Waters, Sams form a scary duo for KSU

More than midway through the second half of Kansas State’s 38-17 win over Louisiana-Lafayette, the Wildcats offense was sputtering. KSU had gained just 23 yards in the first 19 minutes of the half.

Enter Daniel Sams.

The Wildcats’ No. 2 quarterback entered the game and immediately sparked the offense, leading KSU on a six-play, 65-yard drive to cement the 21-point victory.

“We put [Sams] in at that time because we needed him in the ball game,” Wildcats coach Bill Snyder said of the move. “I cannot tell you that it was planned for such and such drive or such and such time; that was not the case. But, he needed to be there.”

Sams was needed because Snyder knew he might be able to provide the spark KSU was searching for on offense.

“I really just wanted to finish,” Sams said of his mindset upon entering the game in the fourth quarter. “I felt we left some points on the board on some previous drives, and we had to get in the end zone no matter how we had to do it, and we did that.”

It’s a role that Sams seems comfortable with. He has scored two touchdowns in 10 carries this season rushing for 80 yards and eight yards per carry. The sophomore is like a running back in the backfield, which is going to force defenses to game plan to stop him. And even when they do, they won’t want their defenders in one-on-one situations in the open field against Sams.

It’s an option the Wildcats will have moving forward and a potential nightmare for Big 12 defenses this fall. Starting quarterback Jake Waters has been solid, though somewhat mistake prone, during the first two games, completing 43 of 60 attempts for 558 yards, two touchdowns and four interceptions. He has used his arm to make receivers Tyler Lockett and Tramaine Thompson more than game-changing special teams threats.

It’s a two-quarterback system with the potential to bring defenses to their knees. Both quarterbacks can be productive in KSU’s offense, yet each has unique strengths. Waters is the better passer and Sams the better runner, but both are balanced enough to keep defenses honest.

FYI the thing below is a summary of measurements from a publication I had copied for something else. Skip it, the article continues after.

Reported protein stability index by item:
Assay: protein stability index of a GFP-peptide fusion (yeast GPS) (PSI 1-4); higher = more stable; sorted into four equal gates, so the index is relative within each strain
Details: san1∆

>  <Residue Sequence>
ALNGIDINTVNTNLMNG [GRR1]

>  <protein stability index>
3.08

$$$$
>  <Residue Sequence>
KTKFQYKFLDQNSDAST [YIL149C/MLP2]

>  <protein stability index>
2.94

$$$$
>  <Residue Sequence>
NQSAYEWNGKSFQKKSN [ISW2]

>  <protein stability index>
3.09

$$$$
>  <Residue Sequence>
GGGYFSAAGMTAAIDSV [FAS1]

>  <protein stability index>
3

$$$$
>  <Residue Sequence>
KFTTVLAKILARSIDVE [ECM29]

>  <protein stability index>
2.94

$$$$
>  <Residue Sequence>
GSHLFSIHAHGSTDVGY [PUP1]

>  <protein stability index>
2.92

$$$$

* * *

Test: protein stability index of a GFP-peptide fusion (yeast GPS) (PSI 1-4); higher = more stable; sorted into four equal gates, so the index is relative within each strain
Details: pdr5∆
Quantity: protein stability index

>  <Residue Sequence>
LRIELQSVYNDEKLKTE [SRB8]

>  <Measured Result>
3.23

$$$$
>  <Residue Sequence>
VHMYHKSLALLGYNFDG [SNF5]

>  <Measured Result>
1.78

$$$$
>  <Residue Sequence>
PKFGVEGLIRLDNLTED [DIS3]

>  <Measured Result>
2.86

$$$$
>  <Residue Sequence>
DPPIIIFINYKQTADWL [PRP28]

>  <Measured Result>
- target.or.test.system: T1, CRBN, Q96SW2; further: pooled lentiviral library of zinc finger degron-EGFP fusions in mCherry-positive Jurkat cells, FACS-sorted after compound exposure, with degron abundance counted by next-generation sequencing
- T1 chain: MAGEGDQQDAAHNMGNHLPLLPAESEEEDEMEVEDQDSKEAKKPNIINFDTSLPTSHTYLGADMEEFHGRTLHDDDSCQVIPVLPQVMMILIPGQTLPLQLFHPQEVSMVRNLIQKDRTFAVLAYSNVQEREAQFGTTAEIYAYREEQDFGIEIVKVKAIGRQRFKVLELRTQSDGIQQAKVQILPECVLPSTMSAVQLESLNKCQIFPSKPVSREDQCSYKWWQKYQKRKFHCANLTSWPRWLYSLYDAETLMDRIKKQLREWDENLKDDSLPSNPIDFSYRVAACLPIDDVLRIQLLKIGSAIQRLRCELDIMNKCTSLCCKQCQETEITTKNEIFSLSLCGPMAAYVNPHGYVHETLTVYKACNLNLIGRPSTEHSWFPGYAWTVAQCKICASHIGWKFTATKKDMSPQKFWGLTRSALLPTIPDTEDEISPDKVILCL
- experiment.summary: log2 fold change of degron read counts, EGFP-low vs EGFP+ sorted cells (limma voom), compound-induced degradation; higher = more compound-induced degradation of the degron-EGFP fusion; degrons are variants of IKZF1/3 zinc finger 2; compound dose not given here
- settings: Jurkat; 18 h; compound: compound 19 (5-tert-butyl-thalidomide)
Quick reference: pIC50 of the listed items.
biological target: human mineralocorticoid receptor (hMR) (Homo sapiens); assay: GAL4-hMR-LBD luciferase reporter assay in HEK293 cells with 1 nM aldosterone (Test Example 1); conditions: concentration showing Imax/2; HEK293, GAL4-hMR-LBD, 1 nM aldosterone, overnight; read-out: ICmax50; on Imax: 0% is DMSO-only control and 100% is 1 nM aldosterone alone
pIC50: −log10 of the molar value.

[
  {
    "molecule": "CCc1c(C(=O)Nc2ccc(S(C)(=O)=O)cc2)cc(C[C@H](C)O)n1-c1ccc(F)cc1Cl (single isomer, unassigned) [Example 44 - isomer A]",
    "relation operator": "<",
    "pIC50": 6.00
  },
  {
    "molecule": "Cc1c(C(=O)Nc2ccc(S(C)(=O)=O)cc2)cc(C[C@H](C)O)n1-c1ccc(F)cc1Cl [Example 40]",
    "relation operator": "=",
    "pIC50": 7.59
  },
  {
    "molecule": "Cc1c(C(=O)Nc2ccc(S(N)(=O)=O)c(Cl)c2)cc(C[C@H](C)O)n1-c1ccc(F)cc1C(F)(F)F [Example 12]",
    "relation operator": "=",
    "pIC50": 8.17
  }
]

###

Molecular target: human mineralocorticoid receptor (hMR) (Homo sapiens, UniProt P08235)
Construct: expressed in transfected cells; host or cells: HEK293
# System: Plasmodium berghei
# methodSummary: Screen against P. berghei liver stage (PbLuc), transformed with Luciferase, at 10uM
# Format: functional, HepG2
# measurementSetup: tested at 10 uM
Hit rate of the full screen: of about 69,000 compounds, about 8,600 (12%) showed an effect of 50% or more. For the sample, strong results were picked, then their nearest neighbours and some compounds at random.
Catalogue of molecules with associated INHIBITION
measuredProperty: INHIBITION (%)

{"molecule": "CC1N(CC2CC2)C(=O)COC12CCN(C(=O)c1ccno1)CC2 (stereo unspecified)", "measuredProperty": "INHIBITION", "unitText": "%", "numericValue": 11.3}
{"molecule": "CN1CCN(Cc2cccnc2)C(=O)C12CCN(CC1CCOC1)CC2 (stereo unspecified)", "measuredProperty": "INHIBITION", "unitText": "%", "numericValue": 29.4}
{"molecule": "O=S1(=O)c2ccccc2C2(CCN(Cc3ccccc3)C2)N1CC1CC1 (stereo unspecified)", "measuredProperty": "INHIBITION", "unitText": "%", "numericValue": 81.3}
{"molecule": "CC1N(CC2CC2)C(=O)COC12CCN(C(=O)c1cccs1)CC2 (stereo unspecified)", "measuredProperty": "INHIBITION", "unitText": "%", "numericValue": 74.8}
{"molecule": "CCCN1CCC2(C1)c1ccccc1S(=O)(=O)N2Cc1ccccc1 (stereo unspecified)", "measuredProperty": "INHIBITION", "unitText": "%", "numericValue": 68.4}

"I think it's great,” tight end Zach Trujillo said. “It really opens up our offense. Whoever coach thinks can get the job done on certain plays, they will put in there. Whoever is in, we are going to block for them and do what we can. It doesn't really matter who we have in.”

And it works, because both quarterbacks have expressed their desire to help the team and do what’s best for the program, even if that means watching the other quarterback excel.

“I think it can work,” Waters said after the ULL victory. “You just have to use us right, and they (the coaches) are and they did tonight. With Daniel [Sams] coming with that change of pace, it really gave us that spark that we needed.”

The Wildcats have the ability to force opposing defensive coordinators to devote time preparing for each quarterback, which is a tough test with the limited practice time Big 12 teams will have to prepare for the duo. And both quarterbacks have proven their ability to take the Wildcats offense on scoring drives in 2013.

“I think it is good,” Sams said after eight carries for 63 yards and one touchdown last Saturday. “It kept the defense off balance, because they really did not know what to expect.”

Just how the Wildcats want it.